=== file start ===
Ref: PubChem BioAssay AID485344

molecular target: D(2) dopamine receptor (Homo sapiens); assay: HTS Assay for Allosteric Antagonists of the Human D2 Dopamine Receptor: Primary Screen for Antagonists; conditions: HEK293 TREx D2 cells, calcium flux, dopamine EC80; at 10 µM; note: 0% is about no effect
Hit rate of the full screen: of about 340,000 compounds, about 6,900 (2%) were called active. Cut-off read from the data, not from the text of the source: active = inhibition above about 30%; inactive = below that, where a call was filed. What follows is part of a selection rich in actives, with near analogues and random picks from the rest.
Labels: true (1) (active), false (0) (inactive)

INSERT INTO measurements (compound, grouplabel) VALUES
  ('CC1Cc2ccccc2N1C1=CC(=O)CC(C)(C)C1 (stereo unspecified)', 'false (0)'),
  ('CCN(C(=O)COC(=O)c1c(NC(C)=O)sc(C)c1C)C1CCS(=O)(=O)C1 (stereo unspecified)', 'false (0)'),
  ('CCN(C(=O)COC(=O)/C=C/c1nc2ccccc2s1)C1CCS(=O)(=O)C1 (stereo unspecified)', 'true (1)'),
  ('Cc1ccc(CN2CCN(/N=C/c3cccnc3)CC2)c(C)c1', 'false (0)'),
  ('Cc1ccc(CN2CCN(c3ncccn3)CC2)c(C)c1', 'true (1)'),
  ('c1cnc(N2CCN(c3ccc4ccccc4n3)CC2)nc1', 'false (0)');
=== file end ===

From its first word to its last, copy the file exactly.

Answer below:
Ref: PubChem BioAssay AID485344

molecular target: D(2) dopamine receptor (Homo sapiens); assay: HTS Assay for Allosteric Antagonists of the Human D2 Dopamine Receptor: Primary Screen for Antagonists; conditions: HEK293 TREx D2 cells, calcium flux, dopamine EC80; at 10 µM; note: 0% is about no effect
Hit rate of the full screen: of about 340,000 compounds, about 6,900 (2%) were called active. Cut-off read from the data, not from the text of the source: active = inhibition above about 30%; inactive = below that, where a call was filed. What follows is part of a selection rich in actives, with near analogues and random picks from the rest.
Labels: true (1) (active), false (0) (inactive)

INSERT INTO measurements (compound, grouplabel) VALUES
  ('CC1Cc2ccccc2N1C1=CC(=O)CC(C)(C)C1 (stereo unspecified)', 'false (0)'),
  ('CCN(C(=O)COC(=O)c1c(NC(C)=O)sc(C)c1C)C1CCS(=O)(=O)C1 (stereo unspecified)', 'false (0)'),
  ('CCN(C(=O)COC(=O)/C=C/c1nc2ccccc2s1)C1CCS(=O)(=O)C1 (stereo unspecified)', 'true (1)'),
  ('Cc1ccc(CN2CCN(/N=C/c3cccnc3)CC2)c(C)c1', 'false (0)'),
  ('Cc1ccc(CN2CCN(c3ncccn3)CC2)c(C)c1', 'true (1)'),
  ('c1cnc(N2CCN(c3ccc4ccccc4n3)CC2)nc1', 'false (0)');